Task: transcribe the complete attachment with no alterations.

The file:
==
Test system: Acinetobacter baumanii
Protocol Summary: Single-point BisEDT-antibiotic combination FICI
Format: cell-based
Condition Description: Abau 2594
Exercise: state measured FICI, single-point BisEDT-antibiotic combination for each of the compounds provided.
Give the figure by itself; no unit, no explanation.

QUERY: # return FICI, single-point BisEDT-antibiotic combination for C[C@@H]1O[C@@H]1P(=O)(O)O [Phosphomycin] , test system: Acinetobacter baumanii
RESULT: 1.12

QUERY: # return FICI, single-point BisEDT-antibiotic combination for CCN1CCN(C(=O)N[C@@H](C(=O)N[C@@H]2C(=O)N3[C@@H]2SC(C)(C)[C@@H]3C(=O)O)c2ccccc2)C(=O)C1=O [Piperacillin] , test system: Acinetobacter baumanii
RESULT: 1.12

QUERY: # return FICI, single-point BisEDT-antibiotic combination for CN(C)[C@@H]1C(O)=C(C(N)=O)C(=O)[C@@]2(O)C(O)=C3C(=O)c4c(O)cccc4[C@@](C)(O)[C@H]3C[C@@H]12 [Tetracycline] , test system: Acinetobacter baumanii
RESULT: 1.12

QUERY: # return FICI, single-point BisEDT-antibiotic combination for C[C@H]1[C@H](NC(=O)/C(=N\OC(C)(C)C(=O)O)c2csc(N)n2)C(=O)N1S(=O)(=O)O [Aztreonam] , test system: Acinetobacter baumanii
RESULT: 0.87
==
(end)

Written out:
Test system: Acinetobacter baumanii
Protocol Summary: Single-point BisEDT-antibiotic combination FICI
Format: cell-based
Condition Description: Abau 2594
Exercise: state measured FICI, single-point BisEDT-antibiotic combination for each of the compounds provided.
Give the figure by itself; no unit, no explanation.

QUERY: # return FICI, single-point BisEDT-antibiotic combination for C[C@@H]1O[C@@H]1P(=O)(O)O [Phosphomycin] , test system: Acinetobacter baumanii
RESULT: 1.12

QUERY: # return FICI, single-point BisEDT-antibiotic combination for CCN1CCN(C(=O)N[C@@H](C(=O)N[C@@H]2C(=O)N3[C@@H]2SC(C)(C)[C@@H]3C(=O)O)c2ccccc2)C(=O)C1=O [Piperacillin] , test system: Acinetobacter baumanii
RESULT: 1.12

QUERY: # return FICI, single-point BisEDT-antibiotic combination for CN(C)[C@@H]1C(O)=C(C(N)=O)C(=O)[C@@]2(O)C(O)=C3C(=O)c4c(O)cccc4[C@@](C)(O)[C@H]3C[C@@H]12 [Tetracycline] , test system: Acinetobacter baumanii
RESULT: 1.12

QUERY: # return FICI, single-point BisEDT-antibiotic combination for C[C@H]1[C@H](NC(=O)/C(=N\OC(C)(C)C(=O)O)c2csc(N)n2)C(=O)N1S(=O)(=O)O [Aztreonam] , test system: Acinetobacter baumanii
RESULT: 0.87